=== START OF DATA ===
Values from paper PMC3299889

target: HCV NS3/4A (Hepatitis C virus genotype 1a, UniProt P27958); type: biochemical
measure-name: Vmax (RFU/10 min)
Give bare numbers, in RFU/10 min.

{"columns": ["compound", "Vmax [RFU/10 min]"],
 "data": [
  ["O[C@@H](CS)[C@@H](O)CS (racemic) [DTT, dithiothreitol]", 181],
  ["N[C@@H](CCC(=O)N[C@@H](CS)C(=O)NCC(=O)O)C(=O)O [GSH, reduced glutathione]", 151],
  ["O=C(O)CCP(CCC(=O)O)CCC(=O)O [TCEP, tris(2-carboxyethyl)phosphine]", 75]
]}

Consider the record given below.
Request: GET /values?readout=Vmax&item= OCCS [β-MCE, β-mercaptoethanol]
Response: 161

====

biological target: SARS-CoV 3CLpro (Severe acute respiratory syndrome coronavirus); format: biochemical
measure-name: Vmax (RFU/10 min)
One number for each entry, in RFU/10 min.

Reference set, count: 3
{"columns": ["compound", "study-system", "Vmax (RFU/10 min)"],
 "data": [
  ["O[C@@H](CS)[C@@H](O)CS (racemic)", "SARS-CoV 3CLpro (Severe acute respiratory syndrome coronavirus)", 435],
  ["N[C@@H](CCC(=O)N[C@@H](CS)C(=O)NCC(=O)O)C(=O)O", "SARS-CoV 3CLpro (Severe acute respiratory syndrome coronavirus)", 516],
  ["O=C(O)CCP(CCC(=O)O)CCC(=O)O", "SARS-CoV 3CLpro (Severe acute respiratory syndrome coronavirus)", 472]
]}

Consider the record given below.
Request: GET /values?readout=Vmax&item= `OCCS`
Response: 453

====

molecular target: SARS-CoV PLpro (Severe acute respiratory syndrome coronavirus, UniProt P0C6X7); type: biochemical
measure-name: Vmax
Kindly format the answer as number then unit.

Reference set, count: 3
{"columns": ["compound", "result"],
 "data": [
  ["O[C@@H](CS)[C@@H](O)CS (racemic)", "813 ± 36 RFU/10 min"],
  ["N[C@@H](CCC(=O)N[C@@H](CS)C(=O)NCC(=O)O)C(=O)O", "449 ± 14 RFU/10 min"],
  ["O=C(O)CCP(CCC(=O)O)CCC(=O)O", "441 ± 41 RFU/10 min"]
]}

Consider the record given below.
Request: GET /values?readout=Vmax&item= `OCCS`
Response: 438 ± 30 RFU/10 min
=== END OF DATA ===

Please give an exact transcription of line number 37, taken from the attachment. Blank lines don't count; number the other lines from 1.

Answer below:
  ["O=C(O)CCP(CCC(=O)O)CCC(=O)O", "441 ± 41 RFU/10 min"]